CHICAGO - The federal judge in Chicago who presided over last summer’s trial of R. Kelly and two of the singer’s former employees shot down a request Monday from one of the workers to have the government pay $850,000 in attorneys’ fees.
The trial ended with a conviction for Kelly but an acquittal for former assistant Milton "June" Brown and former business manager Derrel McDavid, who made the request to U.S. District Judge Harry Leinenweber.
Leinenweber found that the case brought by prosecutors "had reasonable and probable cause and was not vexatious, frivolous or in bad faith."
"The jury assessed the testimony, evidence and credibility of the witnesses, and reached a conclusion on those grounds," Leinenweber wrote. "McDavid argues that the government’s case was logically impossible, but the court disagreed in trial and it disagrees now."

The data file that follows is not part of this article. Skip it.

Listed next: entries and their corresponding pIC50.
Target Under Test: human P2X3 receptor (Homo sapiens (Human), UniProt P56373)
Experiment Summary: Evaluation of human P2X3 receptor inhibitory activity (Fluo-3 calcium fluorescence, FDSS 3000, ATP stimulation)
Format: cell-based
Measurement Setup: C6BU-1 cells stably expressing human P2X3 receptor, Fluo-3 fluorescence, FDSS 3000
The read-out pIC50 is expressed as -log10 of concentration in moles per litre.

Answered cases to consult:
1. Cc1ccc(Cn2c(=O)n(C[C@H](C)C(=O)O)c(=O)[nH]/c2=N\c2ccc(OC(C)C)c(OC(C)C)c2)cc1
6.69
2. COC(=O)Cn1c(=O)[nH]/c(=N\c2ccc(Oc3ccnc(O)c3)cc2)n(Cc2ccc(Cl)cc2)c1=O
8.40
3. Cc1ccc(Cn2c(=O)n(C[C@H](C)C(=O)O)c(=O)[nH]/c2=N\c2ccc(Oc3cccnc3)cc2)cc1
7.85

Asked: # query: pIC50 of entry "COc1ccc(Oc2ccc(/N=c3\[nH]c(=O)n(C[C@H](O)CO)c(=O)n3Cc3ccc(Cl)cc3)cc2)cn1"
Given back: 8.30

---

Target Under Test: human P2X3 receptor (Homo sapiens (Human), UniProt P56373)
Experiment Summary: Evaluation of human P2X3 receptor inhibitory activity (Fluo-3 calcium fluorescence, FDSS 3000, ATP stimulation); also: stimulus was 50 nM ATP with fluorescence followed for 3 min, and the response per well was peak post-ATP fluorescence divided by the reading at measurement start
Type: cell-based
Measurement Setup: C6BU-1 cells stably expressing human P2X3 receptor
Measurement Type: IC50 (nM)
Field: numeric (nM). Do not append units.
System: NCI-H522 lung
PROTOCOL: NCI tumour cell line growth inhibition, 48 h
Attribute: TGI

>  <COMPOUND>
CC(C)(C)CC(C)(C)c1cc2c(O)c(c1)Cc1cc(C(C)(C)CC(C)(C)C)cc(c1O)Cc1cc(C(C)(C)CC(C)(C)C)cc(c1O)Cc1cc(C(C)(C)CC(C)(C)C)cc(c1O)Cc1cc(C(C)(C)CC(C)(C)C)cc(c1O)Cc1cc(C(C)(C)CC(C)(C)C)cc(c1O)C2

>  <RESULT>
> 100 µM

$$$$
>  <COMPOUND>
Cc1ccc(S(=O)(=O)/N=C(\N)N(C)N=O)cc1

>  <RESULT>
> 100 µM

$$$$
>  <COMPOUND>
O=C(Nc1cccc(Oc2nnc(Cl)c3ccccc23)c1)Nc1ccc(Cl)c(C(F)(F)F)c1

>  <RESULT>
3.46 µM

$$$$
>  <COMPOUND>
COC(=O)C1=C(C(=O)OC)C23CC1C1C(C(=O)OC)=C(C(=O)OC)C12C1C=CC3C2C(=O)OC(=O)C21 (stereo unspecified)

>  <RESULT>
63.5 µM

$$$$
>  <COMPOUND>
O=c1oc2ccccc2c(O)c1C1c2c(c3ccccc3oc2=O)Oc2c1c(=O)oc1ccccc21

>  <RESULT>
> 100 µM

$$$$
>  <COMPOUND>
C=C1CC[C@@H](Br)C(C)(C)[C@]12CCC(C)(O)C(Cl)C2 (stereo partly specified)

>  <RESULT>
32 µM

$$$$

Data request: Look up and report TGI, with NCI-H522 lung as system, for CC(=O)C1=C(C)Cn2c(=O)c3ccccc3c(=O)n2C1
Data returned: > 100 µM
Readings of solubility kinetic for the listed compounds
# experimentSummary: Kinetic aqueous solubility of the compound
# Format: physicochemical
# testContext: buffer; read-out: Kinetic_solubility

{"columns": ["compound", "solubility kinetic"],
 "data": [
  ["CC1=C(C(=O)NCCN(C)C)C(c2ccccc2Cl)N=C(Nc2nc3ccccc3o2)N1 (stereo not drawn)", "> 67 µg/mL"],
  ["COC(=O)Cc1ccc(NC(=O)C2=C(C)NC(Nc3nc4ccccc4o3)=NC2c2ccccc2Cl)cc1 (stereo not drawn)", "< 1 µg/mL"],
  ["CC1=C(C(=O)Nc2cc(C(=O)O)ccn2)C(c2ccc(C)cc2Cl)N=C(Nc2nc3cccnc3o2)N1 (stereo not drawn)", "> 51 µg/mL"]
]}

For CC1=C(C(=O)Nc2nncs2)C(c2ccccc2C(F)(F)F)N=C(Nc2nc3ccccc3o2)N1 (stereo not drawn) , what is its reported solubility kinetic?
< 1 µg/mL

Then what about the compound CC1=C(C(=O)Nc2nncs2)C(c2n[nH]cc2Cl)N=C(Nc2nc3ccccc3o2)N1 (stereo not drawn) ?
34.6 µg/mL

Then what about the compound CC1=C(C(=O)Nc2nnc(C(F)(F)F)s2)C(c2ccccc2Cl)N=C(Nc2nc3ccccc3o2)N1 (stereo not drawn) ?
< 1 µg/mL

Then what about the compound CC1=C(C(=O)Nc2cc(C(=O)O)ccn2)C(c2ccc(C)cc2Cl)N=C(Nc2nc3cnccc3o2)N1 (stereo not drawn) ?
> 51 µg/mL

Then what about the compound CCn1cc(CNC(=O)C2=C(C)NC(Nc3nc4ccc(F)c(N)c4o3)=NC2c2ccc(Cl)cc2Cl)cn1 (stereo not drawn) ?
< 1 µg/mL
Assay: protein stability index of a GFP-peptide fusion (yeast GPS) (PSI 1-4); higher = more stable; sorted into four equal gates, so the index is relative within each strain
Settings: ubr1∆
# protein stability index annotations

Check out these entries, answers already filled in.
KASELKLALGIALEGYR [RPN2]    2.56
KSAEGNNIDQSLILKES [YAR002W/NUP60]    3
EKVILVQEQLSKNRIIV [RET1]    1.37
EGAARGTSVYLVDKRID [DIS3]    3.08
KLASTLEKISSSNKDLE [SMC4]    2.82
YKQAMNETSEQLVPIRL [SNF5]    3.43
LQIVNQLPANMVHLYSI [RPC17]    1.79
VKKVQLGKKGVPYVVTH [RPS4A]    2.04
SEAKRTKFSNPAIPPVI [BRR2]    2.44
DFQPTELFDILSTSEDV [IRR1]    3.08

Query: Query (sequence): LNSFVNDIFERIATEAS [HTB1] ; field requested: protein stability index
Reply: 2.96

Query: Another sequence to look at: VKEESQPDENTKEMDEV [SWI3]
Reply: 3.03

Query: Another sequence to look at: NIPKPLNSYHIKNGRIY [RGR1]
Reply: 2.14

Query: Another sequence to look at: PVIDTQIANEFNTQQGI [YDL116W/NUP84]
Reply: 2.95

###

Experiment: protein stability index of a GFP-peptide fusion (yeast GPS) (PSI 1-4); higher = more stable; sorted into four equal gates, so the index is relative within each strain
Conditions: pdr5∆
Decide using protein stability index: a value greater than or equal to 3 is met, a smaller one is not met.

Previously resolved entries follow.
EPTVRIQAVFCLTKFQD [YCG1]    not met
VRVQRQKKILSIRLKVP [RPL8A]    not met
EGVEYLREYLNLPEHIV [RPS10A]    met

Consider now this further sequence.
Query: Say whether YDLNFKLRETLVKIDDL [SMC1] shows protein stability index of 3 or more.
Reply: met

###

That jury convicted Kelly in September on three child pornography counts and three counts of enticing minors into criminal sexual activity.
However, it rejected allegations that Kelly conspired to thwart his earlier 2008 trial in Cook County, as well as the claim Kelly spent hundreds of thousands of dollars in a frantic hunt for incriminating videos amounting to child pornography.
McDavid and Brown faced conspiracy charges but were acquitted.
McDavid spent more than two days on the witness stand, and his attorney argued in October that prosecutors "told the jury a story that had to be false based on the collective testimony of its witnesses."
Kelly’s sentencing is set for Feb. 23.